At the conclusion of the CGA tour, you will be in a position to make a confident recommendation of the primary state / CGA / site and back-up, supported by well-constructed, objective and subjective information.  Now make it happen through seamless, creative implementation to convert recommendations into results. 
 
 
Implementation

Potential Resources Required:  Real Estate Professional, Tax & Incentives Expert, Industrial Engineer, Systems Engineer, Design and Construction Consultant, Financial Structuring Expert

Typical Department Involvement:  procurement, distribution, transportation, real estate, construction, finance and tax. 
 
Maintain competitive leverage in the real estate and tax process by maintaining primary and back-up alternatives through a formal request for proposal process.  From a real estate perspective, set the stage for flexibility in the written request for proposal documentation with various options for contraction, termination, renewal, expansion, purchase, etc.  In working with the appropriate government officials at a state, county, city and local level, utilize all of the information outlined and captured above to effectively finalize any tax abatement and incentive negotiations.  Use your external resources to assist you in maintaining third party negotiating position to work every angle of both deals until the ink isdry.  Always execute the tax abatement and incentive agreement prior to the real estate contract.  Prevent any profit erosion by controlling the balance of the implementation process with your integrated team actively managing the real estate acquisition / disposition, facility design and construction, material handling and information systems procurement, real and personal property financing, integration / installation and third party logistics outsourcing (if applicable).  Evaluate running the distribution operation through a third-party logistics service provider rather than yourself.  Their experiences and advice may be worth more than you think.  Keep leading by challenging your team to improve the team-driven location selection process.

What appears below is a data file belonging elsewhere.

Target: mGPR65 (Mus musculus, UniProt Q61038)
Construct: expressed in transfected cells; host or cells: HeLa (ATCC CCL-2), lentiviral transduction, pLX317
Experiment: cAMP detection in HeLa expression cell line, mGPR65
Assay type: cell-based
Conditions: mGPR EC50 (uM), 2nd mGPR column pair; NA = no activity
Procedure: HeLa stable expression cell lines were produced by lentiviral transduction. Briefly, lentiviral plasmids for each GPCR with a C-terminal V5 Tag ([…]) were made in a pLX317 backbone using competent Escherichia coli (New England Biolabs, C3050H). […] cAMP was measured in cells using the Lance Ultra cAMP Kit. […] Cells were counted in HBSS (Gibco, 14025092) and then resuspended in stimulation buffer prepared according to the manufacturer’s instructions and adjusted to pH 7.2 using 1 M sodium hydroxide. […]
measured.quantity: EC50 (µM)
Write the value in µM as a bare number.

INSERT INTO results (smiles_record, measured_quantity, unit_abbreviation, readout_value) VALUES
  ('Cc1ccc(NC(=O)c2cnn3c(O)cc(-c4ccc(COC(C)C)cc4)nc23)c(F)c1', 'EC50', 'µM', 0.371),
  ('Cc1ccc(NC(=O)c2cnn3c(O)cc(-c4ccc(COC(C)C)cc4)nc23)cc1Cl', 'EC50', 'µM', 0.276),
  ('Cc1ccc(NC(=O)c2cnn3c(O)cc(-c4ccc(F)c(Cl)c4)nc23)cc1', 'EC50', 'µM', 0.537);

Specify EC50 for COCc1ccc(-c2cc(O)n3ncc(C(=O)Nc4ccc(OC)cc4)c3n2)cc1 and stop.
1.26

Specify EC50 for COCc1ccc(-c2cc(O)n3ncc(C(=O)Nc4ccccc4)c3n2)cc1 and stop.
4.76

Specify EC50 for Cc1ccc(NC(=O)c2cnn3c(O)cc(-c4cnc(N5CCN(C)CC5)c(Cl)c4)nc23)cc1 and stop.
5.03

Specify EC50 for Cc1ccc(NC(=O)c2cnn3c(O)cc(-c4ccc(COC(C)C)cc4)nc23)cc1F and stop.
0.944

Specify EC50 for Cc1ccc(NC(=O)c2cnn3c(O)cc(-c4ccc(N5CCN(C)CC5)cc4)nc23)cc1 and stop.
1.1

True project success will be defined by a team-driven location selection process which enables each DC to contribute to long-term profitable growth.

 

About the Author

Kris Bjorson